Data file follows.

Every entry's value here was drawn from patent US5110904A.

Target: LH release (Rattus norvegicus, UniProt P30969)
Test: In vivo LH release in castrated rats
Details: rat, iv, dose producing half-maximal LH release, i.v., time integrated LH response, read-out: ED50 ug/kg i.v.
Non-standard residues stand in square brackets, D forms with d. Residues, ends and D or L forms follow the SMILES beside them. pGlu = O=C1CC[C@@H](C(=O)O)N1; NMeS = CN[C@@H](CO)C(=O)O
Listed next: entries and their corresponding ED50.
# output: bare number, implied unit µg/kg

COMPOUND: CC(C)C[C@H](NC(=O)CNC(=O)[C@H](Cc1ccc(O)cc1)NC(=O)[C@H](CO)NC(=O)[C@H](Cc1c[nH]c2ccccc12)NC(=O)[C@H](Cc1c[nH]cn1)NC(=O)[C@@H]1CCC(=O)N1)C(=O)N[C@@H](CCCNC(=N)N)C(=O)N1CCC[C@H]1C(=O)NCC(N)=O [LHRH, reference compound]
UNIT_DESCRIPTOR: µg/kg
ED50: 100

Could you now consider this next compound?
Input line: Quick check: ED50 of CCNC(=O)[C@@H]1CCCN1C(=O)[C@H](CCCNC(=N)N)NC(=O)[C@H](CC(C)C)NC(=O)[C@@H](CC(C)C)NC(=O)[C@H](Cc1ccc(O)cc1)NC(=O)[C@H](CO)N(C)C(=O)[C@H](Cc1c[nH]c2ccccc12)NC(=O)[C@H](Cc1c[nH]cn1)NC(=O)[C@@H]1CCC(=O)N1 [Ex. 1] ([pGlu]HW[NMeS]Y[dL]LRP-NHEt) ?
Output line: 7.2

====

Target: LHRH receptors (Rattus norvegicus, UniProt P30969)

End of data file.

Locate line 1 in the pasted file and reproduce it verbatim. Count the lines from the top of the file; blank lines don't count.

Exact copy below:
Every entry's value here was drawn from patent US5110904A.